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Housing tenure refers to the financial arrangements under which someone has the right to live in a house or apartment. The most frequent forms are tenancy, in which rent is paid by the occupant to a landlord, and owner-occupancy, where the occupants own his or her own home. Mixed forms of tenure are also possible.
The basic forms of tenure can be subdivided, for example an owner-occupier may own a house outright, or it may be mortgaged. In the case of tenancy, the landlord may be a private individual, a non-profit organization such as a housing association, or a government body, as in public housing.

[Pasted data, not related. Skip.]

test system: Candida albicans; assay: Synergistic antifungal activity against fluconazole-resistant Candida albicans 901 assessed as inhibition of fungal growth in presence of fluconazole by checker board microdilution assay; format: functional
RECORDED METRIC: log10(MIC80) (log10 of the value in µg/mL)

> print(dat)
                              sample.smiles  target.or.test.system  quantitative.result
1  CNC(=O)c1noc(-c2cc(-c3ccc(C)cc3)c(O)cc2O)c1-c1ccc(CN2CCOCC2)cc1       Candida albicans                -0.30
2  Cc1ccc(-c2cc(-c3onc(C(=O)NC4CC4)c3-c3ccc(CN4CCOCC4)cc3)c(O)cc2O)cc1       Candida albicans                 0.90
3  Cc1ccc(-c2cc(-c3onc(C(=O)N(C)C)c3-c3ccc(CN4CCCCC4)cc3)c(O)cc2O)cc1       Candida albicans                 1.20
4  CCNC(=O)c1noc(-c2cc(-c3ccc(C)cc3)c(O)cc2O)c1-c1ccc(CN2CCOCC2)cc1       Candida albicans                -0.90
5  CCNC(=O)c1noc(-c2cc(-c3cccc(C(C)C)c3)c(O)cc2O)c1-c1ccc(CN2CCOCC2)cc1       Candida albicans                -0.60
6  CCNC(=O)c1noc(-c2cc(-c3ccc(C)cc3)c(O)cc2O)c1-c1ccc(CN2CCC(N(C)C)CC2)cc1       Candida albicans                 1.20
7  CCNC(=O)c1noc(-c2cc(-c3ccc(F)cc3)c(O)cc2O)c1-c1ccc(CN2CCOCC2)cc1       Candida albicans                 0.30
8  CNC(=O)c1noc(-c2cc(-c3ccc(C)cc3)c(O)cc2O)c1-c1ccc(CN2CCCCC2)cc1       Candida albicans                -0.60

Surveys used in social science research frequently include questions about housing tenure, because it is a useful proxy for income or wealth, and people are less reluctant to give information about it.
The Department for Communities and Local Government is responsible for developing government housing policy in England. The English Housing Survey classifies all dwellings into one of four housing tenure classifications: